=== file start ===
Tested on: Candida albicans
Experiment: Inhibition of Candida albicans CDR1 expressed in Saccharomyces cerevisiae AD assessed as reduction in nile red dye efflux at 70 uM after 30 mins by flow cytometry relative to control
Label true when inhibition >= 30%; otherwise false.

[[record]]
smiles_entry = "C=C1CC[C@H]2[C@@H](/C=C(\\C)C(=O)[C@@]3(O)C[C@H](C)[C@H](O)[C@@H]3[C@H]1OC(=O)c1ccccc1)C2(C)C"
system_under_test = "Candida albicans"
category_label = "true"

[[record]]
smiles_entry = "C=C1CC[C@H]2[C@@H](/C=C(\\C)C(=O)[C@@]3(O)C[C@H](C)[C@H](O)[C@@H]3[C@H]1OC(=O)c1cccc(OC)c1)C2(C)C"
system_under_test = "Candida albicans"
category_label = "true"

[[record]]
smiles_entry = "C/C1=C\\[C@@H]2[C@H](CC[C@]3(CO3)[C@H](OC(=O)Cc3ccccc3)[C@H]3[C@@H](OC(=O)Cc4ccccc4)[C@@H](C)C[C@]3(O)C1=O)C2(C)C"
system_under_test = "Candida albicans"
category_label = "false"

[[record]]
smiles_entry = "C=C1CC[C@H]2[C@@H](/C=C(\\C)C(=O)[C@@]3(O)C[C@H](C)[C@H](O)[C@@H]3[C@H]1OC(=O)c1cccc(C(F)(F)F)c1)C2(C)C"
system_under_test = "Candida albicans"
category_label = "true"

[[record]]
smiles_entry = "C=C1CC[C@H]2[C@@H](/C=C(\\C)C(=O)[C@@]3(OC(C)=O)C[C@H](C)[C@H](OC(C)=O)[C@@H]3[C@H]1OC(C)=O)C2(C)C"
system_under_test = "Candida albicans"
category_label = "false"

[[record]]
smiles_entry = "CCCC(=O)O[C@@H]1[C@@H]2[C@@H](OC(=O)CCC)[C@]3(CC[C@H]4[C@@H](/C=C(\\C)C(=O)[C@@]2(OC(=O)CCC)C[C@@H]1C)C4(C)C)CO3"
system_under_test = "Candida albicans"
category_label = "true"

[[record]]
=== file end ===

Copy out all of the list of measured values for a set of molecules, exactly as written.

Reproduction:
Tested on: Candida albicans
Experiment: Inhibition of Candida albicans CDR1 expressed in Saccharomyces cerevisiae AD assessed as reduction in nile red dye efflux at 70 uM after 30 mins by flow cytometry relative to control
Label true when inhibition >= 30%; otherwise false.

[[record]]
smiles_entry = "C=C1CC[C@H]2[C@@H](/C=C(\\C)C(=O)[C@@]3(O)C[C@H](C)[C@H](O)[C@@H]3[C@H]1OC(=O)c1ccccc1)C2(C)C"
system_under_test = "Candida albicans"
category_label = "true"

[[record]]
smiles_entry = "C=C1CC[C@H]2[C@@H](/C=C(\\C)C(=O)[C@@]3(O)C[C@H](C)[C@H](O)[C@@H]3[C@H]1OC(=O)c1cccc(OC)c1)C2(C)C"
system_under_test = "Candida albicans"
category_label = "true"

[[record]]
smiles_entry = "C/C1=C\\[C@@H]2[C@H](CC[C@]3(CO3)[C@H](OC(=O)Cc3ccccc3)[C@H]3[C@@H](OC(=O)Cc4ccccc4)[C@@H](C)C[C@]3(O)C1=O)C2(C)C"
system_under_test = "Candida albicans"
category_label = "false"

[[record]]
smiles_entry = "C=C1CC[C@H]2[C@@H](/C=C(\\C)C(=O)[C@@]3(O)C[C@H](C)[C@H](O)[C@@H]3[C@H]1OC(=O)c1cccc(C(F)(F)F)c1)C2(C)C"
system_under_test = "Candida albicans"
category_label = "true"

[[record]]
smiles_entry = "C=C1CC[C@H]2[C@@H](/C=C(\\C)C(=O)[C@@]3(OC(C)=O)C[C@H](C)[C@H](OC(C)=O)[C@@H]3[C@H]1OC(C)=O)C2(C)C"
system_under_test = "Candida albicans"
category_label = "false"

[[record]]
smiles_entry = "CCCC(=O)O[C@@H]1[C@@H]2[C@@H](OC(=O)CCC)[C@]3(CC[C@H]4[C@@H](/C=C(\\C)C(=O)[C@@]2(OC(=O)CCC)C[C@@H]1C)C4(C)C)CO3"
system_under_test = "Candida albicans"
category_label = "true"

[[record]]